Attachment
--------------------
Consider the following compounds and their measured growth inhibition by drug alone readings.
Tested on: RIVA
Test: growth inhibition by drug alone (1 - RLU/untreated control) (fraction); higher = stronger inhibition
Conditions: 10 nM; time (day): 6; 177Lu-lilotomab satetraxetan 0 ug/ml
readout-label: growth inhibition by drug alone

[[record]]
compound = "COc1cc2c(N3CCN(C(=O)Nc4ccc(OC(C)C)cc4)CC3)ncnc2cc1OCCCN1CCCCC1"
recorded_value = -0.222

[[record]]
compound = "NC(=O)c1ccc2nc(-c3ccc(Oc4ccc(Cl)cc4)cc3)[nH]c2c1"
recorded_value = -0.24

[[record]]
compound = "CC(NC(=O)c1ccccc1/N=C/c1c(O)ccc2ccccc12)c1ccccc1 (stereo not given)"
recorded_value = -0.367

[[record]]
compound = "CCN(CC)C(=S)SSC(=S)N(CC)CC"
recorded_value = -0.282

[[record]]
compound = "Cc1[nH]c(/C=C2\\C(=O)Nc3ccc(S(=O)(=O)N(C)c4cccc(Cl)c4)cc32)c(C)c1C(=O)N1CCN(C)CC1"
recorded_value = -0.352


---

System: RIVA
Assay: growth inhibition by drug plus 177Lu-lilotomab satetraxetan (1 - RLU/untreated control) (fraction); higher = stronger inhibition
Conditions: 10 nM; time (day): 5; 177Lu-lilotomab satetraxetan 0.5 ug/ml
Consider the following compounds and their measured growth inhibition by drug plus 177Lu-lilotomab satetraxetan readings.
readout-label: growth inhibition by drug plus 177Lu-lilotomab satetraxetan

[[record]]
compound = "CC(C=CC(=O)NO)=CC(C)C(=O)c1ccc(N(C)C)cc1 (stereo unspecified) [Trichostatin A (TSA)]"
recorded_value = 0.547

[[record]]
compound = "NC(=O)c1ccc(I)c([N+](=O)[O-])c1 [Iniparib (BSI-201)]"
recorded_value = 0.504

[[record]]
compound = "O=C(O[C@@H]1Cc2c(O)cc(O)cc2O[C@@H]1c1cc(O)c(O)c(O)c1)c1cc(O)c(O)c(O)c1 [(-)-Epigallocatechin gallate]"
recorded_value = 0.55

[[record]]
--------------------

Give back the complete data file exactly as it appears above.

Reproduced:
Consider the following compounds and their measured growth inhibition by drug alone readings.
Tested on: RIVA
Test: growth inhibition by drug alone (1 - RLU/untreated control) (fraction); higher = stronger inhibition
Conditions: 10 nM; time (day): 6; 177Lu-lilotomab satetraxetan 0 ug/ml
readout-label: growth inhibition by drug alone

[[record]]
compound = "COc1cc2c(N3CCN(C(=O)Nc4ccc(OC(C)C)cc4)CC3)ncnc2cc1OCCCN1CCCCC1"
recorded_value = -0.222

[[record]]
compound = "NC(=O)c1ccc2nc(-c3ccc(Oc4ccc(Cl)cc4)cc3)[nH]c2c1"
recorded_value = -0.24

[[record]]
compound = "CC(NC(=O)c1ccccc1/N=C/c1c(O)ccc2ccccc12)c1ccccc1 (stereo not given)"
recorded_value = -0.367

[[record]]
compound = "CCN(CC)C(=S)SSC(=S)N(CC)CC"
recorded_value = -0.282

[[record]]
compound = "Cc1[nH]c(/C=C2\\C(=O)Nc3ccc(S(=O)(=O)N(C)c4cccc(Cl)c4)cc32)c(C)c1C(=O)N1CCN(C)CC1"
recorded_value = -0.352


---

System: RIVA
Assay: growth inhibition by drug plus 177Lu-lilotomab satetraxetan (1 - RLU/untreated control) (fraction); higher = stronger inhibition
Conditions: 10 nM; time (day): 5; 177Lu-lilotomab satetraxetan 0.5 ug/ml
Consider the following compounds and their measured growth inhibition by drug plus 177Lu-lilotomab satetraxetan readings.
readout-label: growth inhibition by drug plus 177Lu-lilotomab satetraxetan

[[record]]
compound = "CC(C=CC(=O)NO)=CC(C)C(=O)c1ccc(N(C)C)cc1 (stereo unspecified) [Trichostatin A (TSA)]"
recorded_value = 0.547

[[record]]
compound = "NC(=O)c1ccc(I)c([N+](=O)[O-])c1 [Iniparib (BSI-201)]"
recorded_value = 0.504

[[record]]
compound = "O=C(O[C@@H]1Cc2c(O)cc(O)cc2O[C@@H]1c1cc(O)c(O)c(O)c1)c1cc(O)c(O)c(O)c1 [(-)-Epigallocatechin gallate]"
recorded_value = 0.55

[[record]]